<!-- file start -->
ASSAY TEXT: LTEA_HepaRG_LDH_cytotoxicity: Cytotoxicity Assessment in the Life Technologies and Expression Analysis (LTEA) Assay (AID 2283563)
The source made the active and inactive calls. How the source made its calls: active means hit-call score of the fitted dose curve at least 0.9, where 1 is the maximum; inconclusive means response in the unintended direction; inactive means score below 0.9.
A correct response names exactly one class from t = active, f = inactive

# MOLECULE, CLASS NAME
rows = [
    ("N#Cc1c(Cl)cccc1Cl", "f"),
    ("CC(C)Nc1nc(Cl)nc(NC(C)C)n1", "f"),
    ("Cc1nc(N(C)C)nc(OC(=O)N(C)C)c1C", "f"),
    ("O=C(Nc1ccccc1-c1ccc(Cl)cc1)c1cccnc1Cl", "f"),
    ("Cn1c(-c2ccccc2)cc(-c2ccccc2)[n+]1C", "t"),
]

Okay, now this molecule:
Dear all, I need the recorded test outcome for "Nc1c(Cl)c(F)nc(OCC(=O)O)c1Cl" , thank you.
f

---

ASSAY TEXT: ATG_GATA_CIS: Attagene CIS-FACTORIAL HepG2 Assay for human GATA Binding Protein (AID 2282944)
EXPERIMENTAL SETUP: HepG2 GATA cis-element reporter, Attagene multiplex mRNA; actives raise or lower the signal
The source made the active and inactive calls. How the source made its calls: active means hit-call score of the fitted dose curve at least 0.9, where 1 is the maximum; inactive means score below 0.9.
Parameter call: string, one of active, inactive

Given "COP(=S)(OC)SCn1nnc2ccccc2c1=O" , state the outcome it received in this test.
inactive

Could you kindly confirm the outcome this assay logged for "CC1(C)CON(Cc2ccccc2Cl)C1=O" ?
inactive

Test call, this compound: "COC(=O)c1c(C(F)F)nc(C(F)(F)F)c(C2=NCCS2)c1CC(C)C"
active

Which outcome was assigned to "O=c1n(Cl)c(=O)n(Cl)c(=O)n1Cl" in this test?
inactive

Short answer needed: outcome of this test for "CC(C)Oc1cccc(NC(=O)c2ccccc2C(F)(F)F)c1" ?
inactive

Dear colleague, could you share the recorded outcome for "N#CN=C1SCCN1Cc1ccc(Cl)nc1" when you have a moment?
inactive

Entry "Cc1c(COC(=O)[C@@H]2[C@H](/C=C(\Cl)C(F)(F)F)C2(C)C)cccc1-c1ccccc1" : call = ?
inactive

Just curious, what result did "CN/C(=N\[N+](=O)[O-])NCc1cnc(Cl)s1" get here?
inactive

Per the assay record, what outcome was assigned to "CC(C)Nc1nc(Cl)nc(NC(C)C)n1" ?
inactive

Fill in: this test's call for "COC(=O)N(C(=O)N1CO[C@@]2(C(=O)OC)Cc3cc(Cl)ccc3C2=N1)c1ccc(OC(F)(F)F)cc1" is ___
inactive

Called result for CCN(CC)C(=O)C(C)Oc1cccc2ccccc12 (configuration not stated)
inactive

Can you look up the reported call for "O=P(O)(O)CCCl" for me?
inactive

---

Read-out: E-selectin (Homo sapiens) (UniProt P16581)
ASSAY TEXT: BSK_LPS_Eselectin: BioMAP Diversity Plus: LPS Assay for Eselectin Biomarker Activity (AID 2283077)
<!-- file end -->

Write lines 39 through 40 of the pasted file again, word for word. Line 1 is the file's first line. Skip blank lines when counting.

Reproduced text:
inactive

Called result for CCN(CC)C(=O)C(C)Oc1cccc2ccccc12 (configuration not stated)